Commercially Viable Fish Species – Aquarium Fishes


Viable fish species have not been spared by the fluctuations that have marred the marine ecosystem. Both anthropogenic and natural interferences have led to their decline though efforts are being made to preserve them. Some of the most common aquarium fishes include catfish, cyprinids, bichirs, characins, redfish, Coraciiformes, cichlids, killifish, pufferfish, labyrinth, loaches, rainbow fish, gar, spiny eels, and cypriniforms (Matishov et al. 1-2). This paper looks at the management of these commercially viable fish species.

Role of human users on aquarium fishes extinction

Destructions to the aquarium fish natural habitats were reported as corals were broken in the process by fish collectors. Algal overgrowth was also reported since the harvesters took with them the precious herbivorous species that play a great role in the growth reduction. There were great instances of over-harvesting which posed an extinction threat on the most harvested species. All these impacted negatively on the reef health and there were major concerns on the future of aquarium fishes hence their management (Tissot 1-2).

Management of aquarium fishes

The required fishes for an aquarium must be of high quality since they are sought for the aesthetic value that makes them commercially viable. This trend has led to their overexploitation thus endangering them. In a quest to manage them, there have been numerous calls geared at sustaining these species. There has been a crisis in the aquarium industry for many years now with major conflicts occurring between aquarium collectors and recreational divers who complained of their decline. This has led to the issuing of collecting permits to the aquarium fish enthusiasts especially in Hawaii, which has suffered a huge blow on its marine life. in 1995 only, aquarium fish worth US$ 844,843 had been harvested and this was a cause for alarm (Helfman 406).

Otherwise known as the marine ornamental trade, the aquarium trade has gained ground in up to 12 island countries and this has affected the fish due to over-harvesting to meet the market demands. These pacific islands include Palau, Kiribati, Solomon Islands, Republic of Vanuatu, French Polynesia, RMI, New Caledonia, PNG, Kingdom of Tonga, Fiji, Cook Islands, and FSM. To save these endangered species, Fish Replenishment Areas (FRAs) have been set up which serve as reserves where the fish collection is prohibited (Minato 1-2).

As a result, there has been a noted decline in the over-harvesting of aquarium fish and this has worked towards their sustainability. Human users make a livelihood from aquarium fish as they are employed as harvesters and caregivers. To ensure that there are enough supplies of the aquarium fish, governments in collaboration with non-governmental organizations have set up aquaculture facilities that cater for expansion through breeding and rearing (Kinch and Teitelbaum 4-6).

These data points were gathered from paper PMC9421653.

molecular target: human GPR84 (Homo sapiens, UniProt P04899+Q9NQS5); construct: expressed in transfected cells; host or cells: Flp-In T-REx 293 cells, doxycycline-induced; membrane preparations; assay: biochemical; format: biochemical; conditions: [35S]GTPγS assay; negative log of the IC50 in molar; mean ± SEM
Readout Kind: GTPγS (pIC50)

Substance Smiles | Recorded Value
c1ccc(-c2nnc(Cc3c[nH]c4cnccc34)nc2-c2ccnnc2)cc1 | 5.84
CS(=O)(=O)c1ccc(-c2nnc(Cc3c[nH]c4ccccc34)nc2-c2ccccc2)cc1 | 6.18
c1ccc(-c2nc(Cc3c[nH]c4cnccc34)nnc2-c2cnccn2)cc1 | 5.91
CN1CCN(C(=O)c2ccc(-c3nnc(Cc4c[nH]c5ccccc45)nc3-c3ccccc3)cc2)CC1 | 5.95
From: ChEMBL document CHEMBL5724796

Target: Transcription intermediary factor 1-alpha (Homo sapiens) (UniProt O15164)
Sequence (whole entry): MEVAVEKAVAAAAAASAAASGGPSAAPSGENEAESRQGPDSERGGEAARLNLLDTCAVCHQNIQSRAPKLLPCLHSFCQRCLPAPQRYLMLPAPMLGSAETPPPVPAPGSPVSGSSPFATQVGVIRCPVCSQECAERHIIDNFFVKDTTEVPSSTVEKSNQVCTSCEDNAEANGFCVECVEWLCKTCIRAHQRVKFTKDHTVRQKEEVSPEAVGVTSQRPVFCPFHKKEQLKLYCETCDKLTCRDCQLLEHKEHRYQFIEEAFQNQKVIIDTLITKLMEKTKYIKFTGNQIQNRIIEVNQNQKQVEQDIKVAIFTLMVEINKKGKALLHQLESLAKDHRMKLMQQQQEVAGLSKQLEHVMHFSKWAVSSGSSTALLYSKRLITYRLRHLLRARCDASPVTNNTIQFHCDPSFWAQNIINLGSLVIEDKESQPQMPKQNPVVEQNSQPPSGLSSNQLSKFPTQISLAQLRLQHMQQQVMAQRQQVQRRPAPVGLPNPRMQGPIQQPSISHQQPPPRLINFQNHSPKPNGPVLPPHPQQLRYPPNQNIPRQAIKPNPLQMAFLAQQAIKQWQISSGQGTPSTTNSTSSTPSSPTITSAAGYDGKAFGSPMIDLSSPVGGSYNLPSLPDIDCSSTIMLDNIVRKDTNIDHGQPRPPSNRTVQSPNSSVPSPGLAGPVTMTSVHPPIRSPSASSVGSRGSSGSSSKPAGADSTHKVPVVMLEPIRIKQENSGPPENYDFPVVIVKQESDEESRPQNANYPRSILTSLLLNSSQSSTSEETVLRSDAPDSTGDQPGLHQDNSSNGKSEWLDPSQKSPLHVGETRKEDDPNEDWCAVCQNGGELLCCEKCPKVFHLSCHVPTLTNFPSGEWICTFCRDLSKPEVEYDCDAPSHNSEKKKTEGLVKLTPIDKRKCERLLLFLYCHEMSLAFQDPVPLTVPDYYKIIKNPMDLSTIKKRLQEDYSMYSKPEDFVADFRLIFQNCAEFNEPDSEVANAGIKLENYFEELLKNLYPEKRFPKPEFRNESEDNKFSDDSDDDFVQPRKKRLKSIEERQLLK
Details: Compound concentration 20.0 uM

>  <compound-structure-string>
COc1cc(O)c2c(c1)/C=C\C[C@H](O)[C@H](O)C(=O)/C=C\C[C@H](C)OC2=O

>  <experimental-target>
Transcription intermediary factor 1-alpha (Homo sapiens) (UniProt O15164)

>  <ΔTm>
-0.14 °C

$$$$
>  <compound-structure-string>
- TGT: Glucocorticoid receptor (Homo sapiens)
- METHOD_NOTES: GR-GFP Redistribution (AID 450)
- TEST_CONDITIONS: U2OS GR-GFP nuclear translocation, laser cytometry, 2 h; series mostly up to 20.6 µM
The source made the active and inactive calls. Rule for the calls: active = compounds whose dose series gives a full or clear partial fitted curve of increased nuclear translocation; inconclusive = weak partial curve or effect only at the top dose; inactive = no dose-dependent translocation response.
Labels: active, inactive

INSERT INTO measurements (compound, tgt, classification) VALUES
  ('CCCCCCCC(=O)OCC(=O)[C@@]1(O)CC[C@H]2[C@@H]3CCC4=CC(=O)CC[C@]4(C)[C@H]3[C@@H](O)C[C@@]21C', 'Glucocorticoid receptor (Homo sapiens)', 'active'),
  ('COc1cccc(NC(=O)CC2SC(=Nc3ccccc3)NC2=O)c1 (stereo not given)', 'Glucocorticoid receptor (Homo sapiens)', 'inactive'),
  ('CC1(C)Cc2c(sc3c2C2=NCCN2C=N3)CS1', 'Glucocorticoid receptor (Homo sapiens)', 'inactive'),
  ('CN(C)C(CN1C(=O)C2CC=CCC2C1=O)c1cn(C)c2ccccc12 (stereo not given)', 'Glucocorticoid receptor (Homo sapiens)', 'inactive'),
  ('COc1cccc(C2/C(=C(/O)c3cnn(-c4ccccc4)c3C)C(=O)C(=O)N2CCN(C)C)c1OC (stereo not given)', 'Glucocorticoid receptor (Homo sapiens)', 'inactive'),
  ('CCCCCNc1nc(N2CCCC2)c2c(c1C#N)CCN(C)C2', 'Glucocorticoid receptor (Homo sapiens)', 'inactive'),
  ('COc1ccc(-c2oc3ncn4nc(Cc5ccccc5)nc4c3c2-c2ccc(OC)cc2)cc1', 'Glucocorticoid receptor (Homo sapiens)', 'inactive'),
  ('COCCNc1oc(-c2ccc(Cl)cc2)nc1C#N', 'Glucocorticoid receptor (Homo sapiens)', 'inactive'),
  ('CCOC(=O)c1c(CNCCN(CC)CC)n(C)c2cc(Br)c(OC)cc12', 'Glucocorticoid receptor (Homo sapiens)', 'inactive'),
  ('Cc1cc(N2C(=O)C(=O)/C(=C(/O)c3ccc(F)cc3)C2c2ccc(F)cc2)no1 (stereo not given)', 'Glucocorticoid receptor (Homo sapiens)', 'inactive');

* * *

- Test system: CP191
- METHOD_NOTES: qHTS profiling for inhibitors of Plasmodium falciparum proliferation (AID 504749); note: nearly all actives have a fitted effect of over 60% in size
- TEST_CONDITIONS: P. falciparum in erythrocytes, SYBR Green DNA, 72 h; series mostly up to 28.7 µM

In addition, the introduction of exotic species to the aquarium fish has paid off as a strategy in their management since they replace those facing extinction. These exotic species include cichlid and spiny daphnia. The introduction of books on aquarium fishes as well as workshops on how to rear them has contributed to their effective management. More aquarists are thus aware of how to take care of this marine life and this has reduced their death rates significantly as compared to past figures (Goldstein et al. 3-4).


Fish are a natural resource that has grown into a million-dollar business in the pacific island countries. A majority of people in these countries rely on aquarium fish harvesting for a living. However, there have been numerous cases of overexploitation of these commercially viable species as the market demand rises. This has called for management strategies aimed at curbing this destruction as well as the initiation of restricted harvesting to safeguard these ornaments. Aquarium fishes are cherished for their aesthetic and therapeutic value and that is why they remain popular with their many enthusiasts.

Works Cited

Goldstein Robert, Harper Rodney, and Edwards Richard. American aquarium fishes.USA: Library of Congress Publishing, 2000. Print.

Helfman, Gene. Fish conservation: a guide to understanding and restoring global aquatic biodiversity and fishery resources. USA: Island Press, 2007. Print.

Kinch, Jeff and Teitelbaum, Antoine. “Proceedings of the sub-regional workshop on the marine ornamental trade in the pacific.” Secretariat of the Pacific Community, 2.4 (2009): 4-6. Print.

Matishov Gennady, Denisov Vladmir, Dzhenyuk Sergey, Karamushko Oleg, and Daler Dag. “The impact of fisheries on the dynamics of commercial fish species in Barents Sea and the Sea of Azov, Russia: A Historical Perspective”. Royal Swedish Academy of Sciences, 33.4 (2004): 1-2. Print.

Minato, Charissa. “Research discovers more fish in West Hawaii Aquarium Project.” Hawaii Coral Reef Initiative Research Program, 8.18 (2002) 1-2. Print.

Tissot, Brian. “Adaptive management of aquarium fish collecting in Hawaii.” SPC Live Reef Fish Information Bulletin, 16.6 (1999). 4-6. Print.

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